# Coulomb Barrier for Fusion

In order to accomplish nuclear fusion, the particles involved must first overcome the electric repulsion to get close enough for the attractive nuclear strong force to take over to fuse the particles. This requires extremely high temperatures, if temperature alone is considered in the process. In the case of the proton cycle in stars, this barrier is penetrated by tunneling, allowing the process to proceed at lower temperatures than that which would be required at pressures attainable in the laboratory.

Considering the barrier to be the electric potential energy of two point charges (e.g., protons), the energy required to reach a separation r is given by

 where k = Coulomb's constant and e is the proton charge.

Given the radius r at which the nuclear attractive force becomes dominant, the temperature necessary to raise the average thermal energy to that point can be calculated.

 Calculation
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# Calculation of Coulomb Barrier

 The height of the Coulomb barrier can be calculated if the nuclear separation and the charges of the particles are known. The nuclear radii can be calculated from the mass numbers A. Note that this models a nucleus as a sphere of constant charge density.
For Aa = and Za = , Ra = x10^ m = fermi.

For Ab = and Zb = , Rb = x10^ m = fermi.

The height of the Coulomb Barrier is

VC = x 10^J = x 10^eV = keV = MeV.

The temperature required to provide this energy as an average thermal energy for each particle would be

Kinetic temperature T = x 10^ K

Of course for head-on collisions between particles only half of that energy would be required of each particle, so you could cut that temperature in half. The above temperature is calculated as a reference value.

 Discussion of Coulomb barrier Why is this temperature too high?
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References:
Krane,
Sec 14.2

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# Critical Ignition Temperature for Fusion

The fusion temperature obtained by setting the average thermal energy equal to the coulomb barrier gives too high a temperature because fusion can be initiated by those particles which are out on the high-energy tail of the Maxwellian distribution of particle energies. The critical ignition temperature is lowered further by the fact that some particles which have energies below the coulomb barrier can tunnel through the barrier.

The presumed height of the coulomb barrier is based upon the distance at which the nuclear strong force could overcome the coulomb repulsion. The required temperature may be overestimated if the classical radii of the nuclei are used for this distance, since the range of the strong interaction is significantly greater than a classical proton radius.

When trying to model the probability of nuclear fusion, the typical approach is to model it as a "cross-section" for the reaction to occur. This approach is perhaps more apparent in evaluating particle scattering like Rutherford scattering, but the language is often used for nuclear fusion as well. For the purposes here, cross-section can be taken to mean the probability for nuclear fusion to occur. Modeling this cross-section involves taking into account the probability for tunneling through the coulomb barrier. This probability is higher for higher energy particles, but because of the Maxwellian distribution, there are fewer of these high energy particles. Also, the effective energy of collision between the particles for fusion depends on their relative velocities, so the model calculation for nuclear fusion yield involves averaging over all relative velocities. The results of such modeling are presented as a plot of fusion cross-section as a function of average particle energy.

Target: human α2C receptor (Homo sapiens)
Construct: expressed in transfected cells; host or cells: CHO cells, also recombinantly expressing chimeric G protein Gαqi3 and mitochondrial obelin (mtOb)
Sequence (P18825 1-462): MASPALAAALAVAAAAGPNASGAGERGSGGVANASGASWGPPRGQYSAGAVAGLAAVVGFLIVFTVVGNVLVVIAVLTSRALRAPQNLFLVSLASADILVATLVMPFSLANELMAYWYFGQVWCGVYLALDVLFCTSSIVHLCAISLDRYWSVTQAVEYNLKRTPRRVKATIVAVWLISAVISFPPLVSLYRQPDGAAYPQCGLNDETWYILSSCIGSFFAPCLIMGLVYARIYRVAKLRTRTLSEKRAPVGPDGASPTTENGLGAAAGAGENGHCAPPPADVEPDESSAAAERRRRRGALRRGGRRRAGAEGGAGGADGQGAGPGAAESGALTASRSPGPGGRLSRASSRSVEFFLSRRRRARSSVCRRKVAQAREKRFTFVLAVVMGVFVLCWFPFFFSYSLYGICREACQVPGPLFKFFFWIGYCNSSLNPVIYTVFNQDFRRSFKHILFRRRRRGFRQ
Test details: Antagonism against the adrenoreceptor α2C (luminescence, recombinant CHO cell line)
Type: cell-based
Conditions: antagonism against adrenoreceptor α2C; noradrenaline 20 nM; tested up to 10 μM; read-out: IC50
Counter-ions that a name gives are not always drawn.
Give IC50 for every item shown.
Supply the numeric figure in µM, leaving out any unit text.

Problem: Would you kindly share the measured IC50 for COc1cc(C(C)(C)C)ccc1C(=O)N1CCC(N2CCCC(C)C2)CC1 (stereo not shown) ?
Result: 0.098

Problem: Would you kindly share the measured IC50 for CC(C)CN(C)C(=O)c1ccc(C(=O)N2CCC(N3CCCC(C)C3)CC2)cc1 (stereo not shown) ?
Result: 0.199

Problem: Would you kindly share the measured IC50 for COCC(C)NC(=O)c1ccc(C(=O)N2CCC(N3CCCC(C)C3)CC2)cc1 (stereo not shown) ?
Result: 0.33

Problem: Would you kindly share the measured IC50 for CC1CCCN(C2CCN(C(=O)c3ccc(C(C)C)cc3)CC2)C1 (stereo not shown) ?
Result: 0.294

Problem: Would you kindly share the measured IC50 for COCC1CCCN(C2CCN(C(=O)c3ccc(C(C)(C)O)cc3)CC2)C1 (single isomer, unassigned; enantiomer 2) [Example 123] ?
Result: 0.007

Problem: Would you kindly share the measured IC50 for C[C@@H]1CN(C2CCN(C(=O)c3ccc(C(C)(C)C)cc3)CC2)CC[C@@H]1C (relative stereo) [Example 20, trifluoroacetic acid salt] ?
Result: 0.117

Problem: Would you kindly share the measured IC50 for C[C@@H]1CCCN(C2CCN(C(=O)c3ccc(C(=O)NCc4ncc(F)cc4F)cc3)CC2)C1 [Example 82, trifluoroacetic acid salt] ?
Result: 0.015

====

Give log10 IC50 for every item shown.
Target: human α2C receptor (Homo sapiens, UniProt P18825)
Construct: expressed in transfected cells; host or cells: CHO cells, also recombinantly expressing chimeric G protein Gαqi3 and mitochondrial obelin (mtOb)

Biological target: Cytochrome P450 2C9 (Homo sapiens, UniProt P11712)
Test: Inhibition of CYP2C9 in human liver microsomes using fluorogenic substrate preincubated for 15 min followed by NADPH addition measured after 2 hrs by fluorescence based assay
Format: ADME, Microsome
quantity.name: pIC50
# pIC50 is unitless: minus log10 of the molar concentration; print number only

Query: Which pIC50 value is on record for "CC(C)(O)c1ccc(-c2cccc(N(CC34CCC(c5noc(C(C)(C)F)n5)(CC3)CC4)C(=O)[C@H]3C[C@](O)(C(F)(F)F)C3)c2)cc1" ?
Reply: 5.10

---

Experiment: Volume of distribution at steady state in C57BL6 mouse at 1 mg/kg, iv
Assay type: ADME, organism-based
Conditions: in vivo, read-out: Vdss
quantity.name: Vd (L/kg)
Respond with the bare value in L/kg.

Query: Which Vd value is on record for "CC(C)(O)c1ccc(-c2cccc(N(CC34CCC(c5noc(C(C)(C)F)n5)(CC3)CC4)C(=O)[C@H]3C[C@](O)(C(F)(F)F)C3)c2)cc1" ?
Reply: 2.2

With all these considerations, the energy requirements for the nuclear fusion of deuterium- tritium and for deuterium-deuterium are dramatically lower than the coulomb barrier, but they are nevertheless very difficult to attain in a controlled manner. The references suggest that the currently attainable particle energies in thermonuclear reactors is in the range 1 - 10 keV. If you just substitute those energies into the thermal energy relationship, then 1keV corresponds to a temperature of 0.77 x 107K and 10 keV corresponds to 0.77 x 108K.

The TFTR reached a temperature of 5.1 x 108 K, well above the critical ignition temperature for D-T fusion.

References:

Index

Fusion concepts

References:
Krane,
Sec 14.2

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# Temperatures for Fusion

The temperatures required to overcome the coulomb barrier for fusion to occur are so high as to require extraordinary means for their achievement. Such thermally initiated reactions are commonly called thermonuclear fusion. With particle energies in the range of 1-10keV, the temperatures are in the range 107-108K.

In the sun, the proton-proton cycle of fusion is presumed to proceed at a much lower temperature because of the extremely high density and high population of particles.

 Interior of the sun, proton cycle: 1.5 x 107 K

 The most feasible near-term options for thermonuclear fission appear to be deuterium-tritium, deuterium-deuterium, and deuterium-helium 3. To obtain an approximate temperature for any location on the diagram, use the corresponding energy in the relationship for thermal energy.

References:

Index

Fusion concepts

References:
Krane,
Sec 14.2

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